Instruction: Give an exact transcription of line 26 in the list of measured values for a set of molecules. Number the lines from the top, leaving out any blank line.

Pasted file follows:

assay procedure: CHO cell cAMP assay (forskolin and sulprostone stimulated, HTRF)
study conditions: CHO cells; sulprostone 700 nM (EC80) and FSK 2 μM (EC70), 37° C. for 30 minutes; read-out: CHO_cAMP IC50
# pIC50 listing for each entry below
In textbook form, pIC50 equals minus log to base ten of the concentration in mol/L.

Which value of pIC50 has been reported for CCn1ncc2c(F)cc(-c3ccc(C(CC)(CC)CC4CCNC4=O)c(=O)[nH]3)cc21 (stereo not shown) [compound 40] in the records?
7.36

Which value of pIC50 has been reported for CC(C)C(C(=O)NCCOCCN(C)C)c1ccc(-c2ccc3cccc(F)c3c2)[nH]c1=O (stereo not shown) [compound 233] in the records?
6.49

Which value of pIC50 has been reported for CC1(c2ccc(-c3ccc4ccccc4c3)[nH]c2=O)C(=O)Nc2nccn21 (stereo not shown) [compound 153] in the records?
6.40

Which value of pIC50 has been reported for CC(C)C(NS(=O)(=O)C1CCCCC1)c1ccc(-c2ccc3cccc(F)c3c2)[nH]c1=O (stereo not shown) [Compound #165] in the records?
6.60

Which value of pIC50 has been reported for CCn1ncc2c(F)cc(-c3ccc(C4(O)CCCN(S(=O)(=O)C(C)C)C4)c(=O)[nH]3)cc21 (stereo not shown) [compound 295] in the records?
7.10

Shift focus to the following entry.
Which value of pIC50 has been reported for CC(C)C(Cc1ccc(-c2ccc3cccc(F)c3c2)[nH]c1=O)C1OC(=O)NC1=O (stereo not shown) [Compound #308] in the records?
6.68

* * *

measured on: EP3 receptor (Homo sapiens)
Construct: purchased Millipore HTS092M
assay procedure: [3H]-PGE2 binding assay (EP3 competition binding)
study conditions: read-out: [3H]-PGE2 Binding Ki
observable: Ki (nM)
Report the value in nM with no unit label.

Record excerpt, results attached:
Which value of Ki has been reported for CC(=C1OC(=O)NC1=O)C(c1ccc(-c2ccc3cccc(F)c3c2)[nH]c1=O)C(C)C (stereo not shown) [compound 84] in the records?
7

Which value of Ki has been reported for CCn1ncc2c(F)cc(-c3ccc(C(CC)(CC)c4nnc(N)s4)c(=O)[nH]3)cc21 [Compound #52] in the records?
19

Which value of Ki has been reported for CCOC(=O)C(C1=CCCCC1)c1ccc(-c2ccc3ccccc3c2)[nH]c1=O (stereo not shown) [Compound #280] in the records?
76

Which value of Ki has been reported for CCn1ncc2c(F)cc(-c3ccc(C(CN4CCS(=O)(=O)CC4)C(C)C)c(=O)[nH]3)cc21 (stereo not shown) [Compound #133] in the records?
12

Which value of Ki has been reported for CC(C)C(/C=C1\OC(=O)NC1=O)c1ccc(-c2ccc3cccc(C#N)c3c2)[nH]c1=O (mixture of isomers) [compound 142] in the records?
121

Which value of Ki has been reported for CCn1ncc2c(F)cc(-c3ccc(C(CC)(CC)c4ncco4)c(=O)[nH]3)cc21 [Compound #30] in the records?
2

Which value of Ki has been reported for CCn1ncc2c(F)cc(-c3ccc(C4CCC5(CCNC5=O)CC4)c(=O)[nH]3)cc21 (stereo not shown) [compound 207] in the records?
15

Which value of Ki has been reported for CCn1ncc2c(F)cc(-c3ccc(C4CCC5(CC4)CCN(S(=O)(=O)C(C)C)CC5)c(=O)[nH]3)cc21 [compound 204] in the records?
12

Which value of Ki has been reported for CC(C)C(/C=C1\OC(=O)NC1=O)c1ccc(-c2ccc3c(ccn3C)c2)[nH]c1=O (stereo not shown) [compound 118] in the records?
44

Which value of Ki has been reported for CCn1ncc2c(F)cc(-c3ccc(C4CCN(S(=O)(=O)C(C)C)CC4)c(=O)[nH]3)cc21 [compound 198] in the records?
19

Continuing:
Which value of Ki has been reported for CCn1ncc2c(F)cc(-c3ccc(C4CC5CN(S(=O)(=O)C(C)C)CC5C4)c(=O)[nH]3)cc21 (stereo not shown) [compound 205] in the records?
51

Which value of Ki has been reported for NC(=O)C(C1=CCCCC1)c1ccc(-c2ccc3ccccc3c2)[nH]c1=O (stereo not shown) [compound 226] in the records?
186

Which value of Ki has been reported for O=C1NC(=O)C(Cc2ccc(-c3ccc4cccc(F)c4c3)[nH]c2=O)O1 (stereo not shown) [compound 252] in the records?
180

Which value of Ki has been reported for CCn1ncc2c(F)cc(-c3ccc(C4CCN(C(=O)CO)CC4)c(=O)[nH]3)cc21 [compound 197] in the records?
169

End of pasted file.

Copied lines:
Which value of Ki has been reported for CC(=C1OC(=O)NC1=O)C(c1ccc(-c2ccc3cccc(F)c3c2)[nH]c1=O)C(C)C (stereo not shown) [compound 84] in the records?